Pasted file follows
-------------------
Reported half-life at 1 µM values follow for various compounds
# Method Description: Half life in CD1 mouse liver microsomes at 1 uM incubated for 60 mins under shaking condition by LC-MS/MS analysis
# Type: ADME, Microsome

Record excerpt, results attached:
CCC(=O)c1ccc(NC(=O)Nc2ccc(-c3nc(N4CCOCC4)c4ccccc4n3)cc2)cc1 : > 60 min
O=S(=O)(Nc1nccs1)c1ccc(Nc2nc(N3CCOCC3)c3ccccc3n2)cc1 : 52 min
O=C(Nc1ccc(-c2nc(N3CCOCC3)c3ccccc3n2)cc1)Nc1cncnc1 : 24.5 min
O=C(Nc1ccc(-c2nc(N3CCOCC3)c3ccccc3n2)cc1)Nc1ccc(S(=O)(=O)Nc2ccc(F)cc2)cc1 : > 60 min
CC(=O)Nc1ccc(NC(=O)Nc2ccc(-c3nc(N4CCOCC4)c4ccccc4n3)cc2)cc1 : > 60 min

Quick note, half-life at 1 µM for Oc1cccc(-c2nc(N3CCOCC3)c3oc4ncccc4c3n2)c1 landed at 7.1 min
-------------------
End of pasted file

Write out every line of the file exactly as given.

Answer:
Reported half-life at 1 µM values follow for various compounds
# Method Description: Half life in CD1 mouse liver microsomes at 1 uM incubated for 60 mins under shaking condition by LC-MS/MS analysis
# Type: ADME, Microsome

Record excerpt, results attached:
CCC(=O)c1ccc(NC(=O)Nc2ccc(-c3nc(N4CCOCC4)c4ccccc4n3)cc2)cc1 : > 60 min
O=S(=O)(Nc1nccs1)c1ccc(Nc2nc(N3CCOCC3)c3ccccc3n2)cc1 : 52 min
O=C(Nc1ccc(-c2nc(N3CCOCC3)c3ccccc3n2)cc1)Nc1cncnc1 : 24.5 min
O=C(Nc1ccc(-c2nc(N3CCOCC3)c3ccccc3n2)cc1)Nc1ccc(S(=O)(=O)Nc2ccc(F)cc2)cc1 : > 60 min
CC(=O)Nc1ccc(NC(=O)Nc2ccc(-c3nc(N4CCOCC4)c4ccccc4n3)cc2)cc1 : > 60 min

Quick note, half-life at 1 µM for Oc1cccc(-c2nc(N3CCOCC3)c3oc4ncccc4c3n2)c1 landed at 7.1 min